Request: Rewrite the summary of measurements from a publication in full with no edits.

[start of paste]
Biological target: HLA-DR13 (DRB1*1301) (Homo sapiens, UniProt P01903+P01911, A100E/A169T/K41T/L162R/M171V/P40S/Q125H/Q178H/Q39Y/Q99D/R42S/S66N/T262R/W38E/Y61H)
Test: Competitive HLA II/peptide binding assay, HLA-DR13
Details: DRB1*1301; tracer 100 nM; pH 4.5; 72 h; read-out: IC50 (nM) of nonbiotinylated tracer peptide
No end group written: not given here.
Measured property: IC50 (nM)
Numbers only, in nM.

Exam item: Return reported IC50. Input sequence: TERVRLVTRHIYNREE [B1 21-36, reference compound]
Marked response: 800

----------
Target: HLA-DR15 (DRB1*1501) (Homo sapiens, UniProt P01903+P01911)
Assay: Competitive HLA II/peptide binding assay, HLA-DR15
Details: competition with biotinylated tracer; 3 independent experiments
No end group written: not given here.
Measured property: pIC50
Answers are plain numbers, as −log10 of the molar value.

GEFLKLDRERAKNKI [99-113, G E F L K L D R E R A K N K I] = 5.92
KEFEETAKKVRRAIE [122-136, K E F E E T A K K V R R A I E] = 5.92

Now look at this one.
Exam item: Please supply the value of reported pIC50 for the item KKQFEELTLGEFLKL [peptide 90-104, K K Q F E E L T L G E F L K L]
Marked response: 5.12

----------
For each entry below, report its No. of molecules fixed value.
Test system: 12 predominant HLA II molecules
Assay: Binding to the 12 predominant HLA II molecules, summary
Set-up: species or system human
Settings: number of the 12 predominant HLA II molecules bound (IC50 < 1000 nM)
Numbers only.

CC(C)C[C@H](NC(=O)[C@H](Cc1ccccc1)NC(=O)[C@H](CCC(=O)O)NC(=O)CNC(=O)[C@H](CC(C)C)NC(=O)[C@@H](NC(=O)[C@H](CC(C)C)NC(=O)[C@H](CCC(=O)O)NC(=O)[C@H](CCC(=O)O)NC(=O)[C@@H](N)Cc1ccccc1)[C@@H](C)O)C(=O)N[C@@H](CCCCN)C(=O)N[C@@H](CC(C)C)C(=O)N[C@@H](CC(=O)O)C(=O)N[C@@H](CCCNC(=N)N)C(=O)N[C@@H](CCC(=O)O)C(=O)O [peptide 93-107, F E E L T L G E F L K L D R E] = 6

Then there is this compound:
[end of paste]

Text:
Biological target: HLA-DR13 (DRB1*1301) (Homo sapiens, UniProt P01903+P01911, A100E/A169T/K41T/L162R/M171V/P40S/Q125H/Q178H/Q39Y/Q99D/R42S/S66N/T262R/W38E/Y61H)
Test: Competitive HLA II/peptide binding assay, HLA-DR13
Details: DRB1*1301; tracer 100 nM; pH 4.5; 72 h; read-out: IC50 (nM) of nonbiotinylated tracer peptide
No end group written: not given here.
Measured property: IC50 (nM)
Numbers only, in nM.

Exam item: Return reported IC50. Input sequence: TERVRLVTRHIYNREE [B1 21-36, reference compound]
Marked response: 800

----------
Target: HLA-DR15 (DRB1*1501) (Homo sapiens, UniProt P01903+P01911)
Assay: Competitive HLA II/peptide binding assay, HLA-DR15
Details: competition with biotinylated tracer; 3 independent experiments
No end group written: not given here.
Measured property: pIC50
Answers are plain numbers, as −log10 of the molar value.

GEFLKLDRERAKNKI [99-113, G E F L K L D R E R A K N K I] = 5.92
KEFEETAKKVRRAIE [122-136, K E F E E T A K K V R R A I E] = 5.92

Now look at this one.
Exam item: Please supply the value of reported pIC50 for the item KKQFEELTLGEFLKL [peptide 90-104, K K Q F E E L T L G E F L K L]
Marked response: 5.12

----------
For each entry below, report its No. of molecules fixed value.
Test system: 12 predominant HLA II molecules
Assay: Binding to the 12 predominant HLA II molecules, summary
Set-up: species or system human
Settings: number of the 12 predominant HLA II molecules bound (IC50 < 1000 nM)
Numbers only.

CC(C)C[C@H](NC(=O)[C@H](Cc1ccccc1)NC(=O)[C@H](CCC(=O)O)NC(=O)CNC(=O)[C@H](CC(C)C)NC(=O)[C@@H](NC(=O)[C@H](CC(C)C)NC(=O)[C@H](CCC(=O)O)NC(=O)[C@H](CCC(=O)O)NC(=O)[C@@H](N)Cc1ccccc1)[C@@H](C)O)C(=O)N[C@@H](CCCCN)C(=O)N[C@@H](CC(C)C)C(=O)N[C@@H](CC(=O)O)C(=O)N[C@@H](CCCNC(=N)N)C(=O)N[C@@H](CCC(=O)O)C(=O)O [peptide 93-107, F E E L T L G E F L K L D R E] = 6

Then there is this compound: